If you have a chronically inflamed digestive tract, it likely could be ulcerative colitis or Crohn’s disease, two conditions that are types of inflammatory bowel disease (IBD). Which IBD is worse really depends on you and whether you have mild, moderate or severe disease.
How are ulcerative colitis and Crohn’s disease similar?
Ulcerative colitis and Crohn’s disease have a lot in common, even though they are two separate conditions.
Symptoms include abdominal pain and cramps, diarrhea and weight loss. You can also have blood in your stool, fever and the urgent need to have a bowel movement.
What causes either is not known. Family history is a risk factor, but not necessarily an indication that you will get an IBD.
The diseases don’t favor either sex: Men and women tend to get these diseases in similar numbers.
Most people develop IBD while in their teens or as young adults, but IBD can occur at any age — even in your 80s and 90s.
What are the differences between ulcerative colitis and Crohn’s disease?
These two conditions also differ in significant ways.
Location is the biggest difference between ulcerative colitis and Crohn’s disease. Ulcerative colitis is limited to the large intestine (colon) and in some cases the lower part of the small intestine (the ileum). Crohn’s disease can occur anywhere along your digestive tract from your mouth to your anus.
With Crohn’s disease, parts of your colon may be healthy while other parts are inflamed; you may not have disease all along your colon. With ulcerative colitis, the inflammation is continuous.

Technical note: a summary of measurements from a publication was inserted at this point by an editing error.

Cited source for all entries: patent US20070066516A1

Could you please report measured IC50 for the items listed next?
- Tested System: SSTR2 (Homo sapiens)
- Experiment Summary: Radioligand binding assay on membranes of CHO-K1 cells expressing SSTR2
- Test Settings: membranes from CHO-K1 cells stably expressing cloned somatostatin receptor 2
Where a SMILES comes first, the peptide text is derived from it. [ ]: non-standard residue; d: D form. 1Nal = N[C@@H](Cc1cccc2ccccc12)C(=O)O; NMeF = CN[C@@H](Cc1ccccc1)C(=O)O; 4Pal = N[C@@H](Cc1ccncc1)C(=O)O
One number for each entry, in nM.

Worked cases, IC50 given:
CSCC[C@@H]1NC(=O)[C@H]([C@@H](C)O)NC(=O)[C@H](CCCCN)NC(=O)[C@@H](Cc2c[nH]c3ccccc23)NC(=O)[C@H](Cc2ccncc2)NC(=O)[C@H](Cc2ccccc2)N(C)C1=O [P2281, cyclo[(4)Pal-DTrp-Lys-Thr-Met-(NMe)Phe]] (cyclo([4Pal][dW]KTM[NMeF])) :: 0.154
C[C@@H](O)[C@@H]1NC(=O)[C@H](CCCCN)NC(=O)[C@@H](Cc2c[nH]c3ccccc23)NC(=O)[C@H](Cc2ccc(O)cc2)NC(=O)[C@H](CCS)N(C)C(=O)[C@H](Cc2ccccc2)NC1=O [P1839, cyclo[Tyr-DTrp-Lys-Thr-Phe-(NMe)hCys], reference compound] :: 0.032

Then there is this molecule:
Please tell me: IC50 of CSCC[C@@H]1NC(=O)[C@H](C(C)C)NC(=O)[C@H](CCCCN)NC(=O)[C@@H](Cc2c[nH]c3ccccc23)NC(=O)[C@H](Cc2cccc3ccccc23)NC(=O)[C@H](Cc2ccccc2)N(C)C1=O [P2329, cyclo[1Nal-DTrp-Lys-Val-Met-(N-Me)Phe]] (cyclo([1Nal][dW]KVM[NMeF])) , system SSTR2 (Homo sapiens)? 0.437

Ulcerative colitis only affects the innermost lining of your colon; Crohn’s disease can affect all the layers of your bowel walls.
It is possible to have features of both diseases, but only a small number of people — about 10 percent — do. Having both is known as indeterminate colitis.
Neither ulcerative colitis nor Crohn’s disease is curable, but treatments are available to reduce inflammation and prevent flare-ups, which happen when symptoms appear. Treatments include medications and possibly surgery in severe disease. There is no one diet that seems to help, but studies are underway to learn more, and generally a healthy balanced diet is recommended with some personalized fine-tuning.
Everyone’s ulcerative colitis or Crohn’s disease can be different. The key is to find what works for you to control flares and prevent them from happening.
- UCLA Center for Inflammatory Bowel Diseases. Ulcerative Colitis vs. Crohn’s Disease. Available at: https://www.uclahealth.org/gastro/ibd/ulcerative-colitis-vs-crohns-disease. [Accessed August 11, 2020].
- Crohn’s and Colitis Foundation. What is Ulcerative Colitis? Available at: https://www.crohnscolitisfoundation.org/what-is-ulcerative-colitis. [Accessed September 1, 2020].
- Crohn’s and Colitis Foundation. What is Crohn’s disease? Available at: https://www.crohnscolitisfoundation.org/what-is-crohns-disease. [Accessed September 1, 2020].
- Cedars Sinai. Ulcerative colitis. Available at: https://www.cedars-sinai.org/health-library/diseases-and-conditions/u/ulcerative-colitis.html#:~:text=Ulcerative%20colitis%20does%20not%20normally,open%20sores%20(ulcers)%20form. [Accessed August 13, 2020].